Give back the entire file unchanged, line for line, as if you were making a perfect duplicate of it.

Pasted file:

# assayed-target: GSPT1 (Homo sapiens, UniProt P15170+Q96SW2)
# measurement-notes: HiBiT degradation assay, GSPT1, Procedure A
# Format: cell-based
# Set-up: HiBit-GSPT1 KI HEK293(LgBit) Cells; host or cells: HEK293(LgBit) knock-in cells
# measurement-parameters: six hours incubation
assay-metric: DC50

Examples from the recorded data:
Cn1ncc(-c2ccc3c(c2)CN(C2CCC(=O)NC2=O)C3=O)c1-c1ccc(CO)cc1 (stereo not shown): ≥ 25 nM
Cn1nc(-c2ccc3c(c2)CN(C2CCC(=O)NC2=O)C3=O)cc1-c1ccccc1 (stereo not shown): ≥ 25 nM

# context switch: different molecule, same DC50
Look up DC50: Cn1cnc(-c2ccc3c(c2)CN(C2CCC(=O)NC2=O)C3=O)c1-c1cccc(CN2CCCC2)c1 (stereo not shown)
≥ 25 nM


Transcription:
# assayed-target: GSPT1 (Homo sapiens, UniProt P15170+Q96SW2)
# measurement-notes: HiBiT degradation assay, GSPT1, Procedure A
# Format: cell-based
# Set-up: HiBit-GSPT1 KI HEK293(LgBit) Cells; host or cells: HEK293(LgBit) knock-in cells
# measurement-parameters: six hours incubation
assay-metric: DC50

Examples from the recorded data:
Cn1ncc(-c2ccc3c(c2)CN(C2CCC(=O)NC2=O)C3=O)c1-c1ccc(CO)cc1 (stereo not shown): ≥ 25 nM
Cn1nc(-c2ccc3c(c2)CN(C2CCC(=O)NC2=O)C3=O)cc1-c1ccccc1 (stereo not shown): ≥ 25 nM

# context switch: different molecule, same DC50
Look up DC50: Cn1cnc(-c2ccc3c(c2)CN(C2CCC(=O)NC2=O)C3=O)c1-c1cccc(CN2CCCC2)c1 (stereo not shown)
≥ 25 nM